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Reading the Engine Codes


bculli05's Avatar
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05-17-02, 11:09 AM   #1  
Reading the Engine Codes

Hi All,
I have a buddy with a 88 Ford Mustang 4 cyl turbo that after it goes into closed loop starts stumbling during idle but picks back up and runs fine around 2,000-2,500 RPM. Anyways, I would like to see if there are and codes in history as the check engine light is not currently on but I am not familar with how to check ford codes. Could anyone help me with this?
Thanks,

Brian

 
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05-17-02, 11:18 AM   #2  
Joe_F
See the links in my signature file.

 
bculli05's Avatar
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05-17-02, 11:47 AM   #3  
OK, the closest I could come to getting an answer from your signature file was the batauto.com. I am looking for a procedure for retreiving the trouble codes not the codes themselves. Any other suggestions? Again, this is a 88 mustang with a 2.3L

 
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05-17-02, 03:24 PM   #4  
Joe_F
Ya, as mentioned before, Knuckles website has the codes AND the procedure for pulling the codes:

http://www.batauto.com/Ford.html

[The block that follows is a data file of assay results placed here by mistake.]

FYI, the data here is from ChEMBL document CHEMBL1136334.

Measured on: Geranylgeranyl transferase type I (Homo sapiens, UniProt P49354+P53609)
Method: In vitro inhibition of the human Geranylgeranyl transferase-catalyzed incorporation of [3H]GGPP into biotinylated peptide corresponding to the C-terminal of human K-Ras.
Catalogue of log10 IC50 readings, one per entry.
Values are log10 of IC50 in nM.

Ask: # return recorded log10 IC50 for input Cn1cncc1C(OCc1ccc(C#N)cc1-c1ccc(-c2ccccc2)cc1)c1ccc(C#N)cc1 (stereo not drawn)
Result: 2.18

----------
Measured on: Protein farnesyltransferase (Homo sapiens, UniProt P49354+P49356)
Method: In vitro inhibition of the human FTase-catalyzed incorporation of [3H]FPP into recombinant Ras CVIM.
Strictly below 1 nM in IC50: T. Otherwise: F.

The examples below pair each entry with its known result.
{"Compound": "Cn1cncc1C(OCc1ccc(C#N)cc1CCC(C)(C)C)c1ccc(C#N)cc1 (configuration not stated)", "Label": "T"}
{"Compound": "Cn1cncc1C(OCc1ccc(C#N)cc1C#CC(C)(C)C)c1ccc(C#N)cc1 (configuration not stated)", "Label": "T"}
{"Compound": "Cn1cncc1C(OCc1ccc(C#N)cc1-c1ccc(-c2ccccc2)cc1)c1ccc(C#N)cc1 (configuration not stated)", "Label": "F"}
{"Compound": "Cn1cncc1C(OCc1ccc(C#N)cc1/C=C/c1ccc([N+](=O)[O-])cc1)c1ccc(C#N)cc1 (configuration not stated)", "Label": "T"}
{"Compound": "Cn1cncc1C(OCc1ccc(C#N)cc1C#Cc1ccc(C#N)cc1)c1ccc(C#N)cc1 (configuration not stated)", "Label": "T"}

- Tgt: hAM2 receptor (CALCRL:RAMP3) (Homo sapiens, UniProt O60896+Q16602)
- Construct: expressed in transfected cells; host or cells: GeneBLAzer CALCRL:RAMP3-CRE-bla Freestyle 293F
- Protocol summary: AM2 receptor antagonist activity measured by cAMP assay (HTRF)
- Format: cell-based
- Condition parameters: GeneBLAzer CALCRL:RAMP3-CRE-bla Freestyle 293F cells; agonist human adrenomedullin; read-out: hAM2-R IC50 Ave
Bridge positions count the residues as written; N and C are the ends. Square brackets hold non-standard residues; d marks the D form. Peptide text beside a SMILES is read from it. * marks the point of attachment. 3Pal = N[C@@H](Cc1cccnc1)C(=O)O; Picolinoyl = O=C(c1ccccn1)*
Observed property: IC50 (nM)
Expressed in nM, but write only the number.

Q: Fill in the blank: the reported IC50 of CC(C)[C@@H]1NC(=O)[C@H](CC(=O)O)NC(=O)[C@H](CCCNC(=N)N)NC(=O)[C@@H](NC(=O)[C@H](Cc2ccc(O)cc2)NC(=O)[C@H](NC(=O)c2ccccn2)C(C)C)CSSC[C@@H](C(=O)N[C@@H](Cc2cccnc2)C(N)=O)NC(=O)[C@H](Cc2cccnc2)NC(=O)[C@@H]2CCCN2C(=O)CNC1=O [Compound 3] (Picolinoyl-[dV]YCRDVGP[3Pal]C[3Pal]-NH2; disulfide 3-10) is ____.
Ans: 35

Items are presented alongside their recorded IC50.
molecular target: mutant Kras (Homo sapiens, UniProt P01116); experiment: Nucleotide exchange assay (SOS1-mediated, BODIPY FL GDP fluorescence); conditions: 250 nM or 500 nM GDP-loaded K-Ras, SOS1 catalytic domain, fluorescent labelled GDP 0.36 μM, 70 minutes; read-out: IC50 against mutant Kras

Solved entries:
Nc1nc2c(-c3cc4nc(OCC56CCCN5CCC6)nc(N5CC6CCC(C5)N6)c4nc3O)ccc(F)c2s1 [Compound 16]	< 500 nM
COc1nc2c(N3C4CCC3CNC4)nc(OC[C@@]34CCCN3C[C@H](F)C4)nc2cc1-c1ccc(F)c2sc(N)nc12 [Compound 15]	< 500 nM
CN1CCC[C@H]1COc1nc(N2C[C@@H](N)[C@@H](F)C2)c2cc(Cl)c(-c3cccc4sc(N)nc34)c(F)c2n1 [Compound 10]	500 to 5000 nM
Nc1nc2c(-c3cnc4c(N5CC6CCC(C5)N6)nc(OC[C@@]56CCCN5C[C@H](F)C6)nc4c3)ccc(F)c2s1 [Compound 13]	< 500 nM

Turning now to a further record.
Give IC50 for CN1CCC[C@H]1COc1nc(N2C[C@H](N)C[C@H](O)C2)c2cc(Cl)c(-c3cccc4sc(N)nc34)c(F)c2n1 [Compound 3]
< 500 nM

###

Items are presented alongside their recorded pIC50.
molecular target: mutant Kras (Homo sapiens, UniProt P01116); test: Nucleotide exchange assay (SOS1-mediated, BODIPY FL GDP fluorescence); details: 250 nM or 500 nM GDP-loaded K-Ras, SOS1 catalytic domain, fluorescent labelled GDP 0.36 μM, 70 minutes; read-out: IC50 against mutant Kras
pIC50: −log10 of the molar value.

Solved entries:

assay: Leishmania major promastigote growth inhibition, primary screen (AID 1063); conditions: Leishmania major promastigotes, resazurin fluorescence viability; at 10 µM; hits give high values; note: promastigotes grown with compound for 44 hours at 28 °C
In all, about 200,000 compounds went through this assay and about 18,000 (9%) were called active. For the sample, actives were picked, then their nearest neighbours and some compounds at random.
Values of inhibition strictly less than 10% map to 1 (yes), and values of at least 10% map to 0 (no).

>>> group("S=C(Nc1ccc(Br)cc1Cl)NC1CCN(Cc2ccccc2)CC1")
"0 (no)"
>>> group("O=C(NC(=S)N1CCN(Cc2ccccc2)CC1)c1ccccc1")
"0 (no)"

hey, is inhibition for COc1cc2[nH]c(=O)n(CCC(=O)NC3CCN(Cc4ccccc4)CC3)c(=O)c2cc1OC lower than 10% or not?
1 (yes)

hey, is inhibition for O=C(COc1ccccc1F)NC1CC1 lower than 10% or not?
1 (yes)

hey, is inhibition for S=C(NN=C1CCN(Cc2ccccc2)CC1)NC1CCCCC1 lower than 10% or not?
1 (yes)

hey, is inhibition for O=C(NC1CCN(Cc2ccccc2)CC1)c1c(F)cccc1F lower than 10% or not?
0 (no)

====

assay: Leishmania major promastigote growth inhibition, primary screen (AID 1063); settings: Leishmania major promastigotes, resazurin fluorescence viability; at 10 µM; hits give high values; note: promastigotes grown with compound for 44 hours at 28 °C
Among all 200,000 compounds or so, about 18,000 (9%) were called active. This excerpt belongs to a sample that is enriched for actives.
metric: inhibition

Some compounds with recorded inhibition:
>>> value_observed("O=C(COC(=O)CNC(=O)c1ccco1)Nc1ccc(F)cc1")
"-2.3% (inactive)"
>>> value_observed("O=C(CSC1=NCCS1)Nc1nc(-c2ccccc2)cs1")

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05-17-02, 04:24 PM   #5  
trendar
there's a test connector in the engine compartment, which you can read the codes from, using an analog voltmeter, hooked up between the self test output (STO) pin and battery voltage.

The self test is started by grounding the self test input (STI) lead, and then counting the pulse output from the self test connector to read the codes. Four pulses followed by a pause, and then a single pulse, or 4-1, would represent a code 41, for example.

A go condition is 1-1; any other codes would be a failure. A 1-0 is a separator code between sections of the self test (one pulse, then nothing).

There's a Key On Engine Off (KOEO) test which is run with the ignition in the run position, but not started, and a Key On Engine Running test, which you would run on a warmed up car.

Continuous codes are read out in the Key On Engine Off test, in the second part after the 1-0 separator code. These are codes that represent codes latched during the last 40 cycles, and help identify intermittent conditions. They can be cleared by disconnecting the STI ground while the codes are being outputted, so that it won't display codes that were corrected previously.

Here's some pictures of the connector to help you find it in the engine compartment-
pictures of S/T connector

 
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05-17-02, 11:32 PM   #6  
knuckles
EEC-IV

Dalidesign has the best info on the web RE: EEC-IV troubleshooting.

 
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05-18-02, 01:50 PM   #7  
Some auto parts places will run a code check for you for free. Auto Zone for one is advertising that service.

 
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05-18-02, 02:00 PM   #8  
trendar
That's true; I saw a banner in their window when I went to the local Auto Zone; might be the easiest way to go.

You still might want to poke around beforehand to locate the connector though; don't know if they lend you the code reader or if they do it for you.

 
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